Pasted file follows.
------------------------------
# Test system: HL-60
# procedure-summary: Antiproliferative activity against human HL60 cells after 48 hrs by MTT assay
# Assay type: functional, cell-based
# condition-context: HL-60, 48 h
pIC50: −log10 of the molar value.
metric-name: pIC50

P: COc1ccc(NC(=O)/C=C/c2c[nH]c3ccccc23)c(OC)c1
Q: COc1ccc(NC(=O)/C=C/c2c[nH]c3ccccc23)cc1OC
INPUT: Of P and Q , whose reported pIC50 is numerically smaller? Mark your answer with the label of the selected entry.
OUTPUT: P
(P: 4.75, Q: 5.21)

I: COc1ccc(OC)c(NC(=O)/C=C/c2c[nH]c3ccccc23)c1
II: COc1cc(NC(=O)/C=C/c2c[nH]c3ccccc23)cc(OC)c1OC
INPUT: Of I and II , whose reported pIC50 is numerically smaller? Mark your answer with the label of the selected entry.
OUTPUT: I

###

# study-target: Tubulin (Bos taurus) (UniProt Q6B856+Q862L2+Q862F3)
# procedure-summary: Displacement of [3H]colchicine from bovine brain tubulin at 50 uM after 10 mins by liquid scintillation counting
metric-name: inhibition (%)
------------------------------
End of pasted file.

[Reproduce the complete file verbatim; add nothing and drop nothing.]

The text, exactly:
# Test system: HL-60
# procedure-summary: Antiproliferative activity against human HL60 cells after 48 hrs by MTT assay
# Assay type: functional, cell-based
# condition-context: HL-60, 48 h
pIC50: −log10 of the molar value.
metric-name: pIC50

P: COc1ccc(NC(=O)/C=C/c2c[nH]c3ccccc23)c(OC)c1
Q: COc1ccc(NC(=O)/C=C/c2c[nH]c3ccccc23)cc1OC
INPUT: Of P and Q , whose reported pIC50 is numerically smaller? Mark your answer with the label of the selected entry.
OUTPUT: P
(P: 4.75, Q: 5.21)

I: COc1ccc(OC)c(NC(=O)/C=C/c2c[nH]c3ccccc23)c1
II: COc1cc(NC(=O)/C=C/c2c[nH]c3ccccc23)cc(OC)c1OC
INPUT: Of I and II , whose reported pIC50 is numerically smaller? Mark your answer with the label of the selected entry.
OUTPUT: I

###

# study-target: Tubulin (Bos taurus) (UniProt Q6B856+Q862L2+Q862F3)
# procedure-summary: Displacement of [3H]colchicine from bovine brain tubulin at 50 uM after 10 mins by liquid scintillation counting
metric-name: inhibition (%)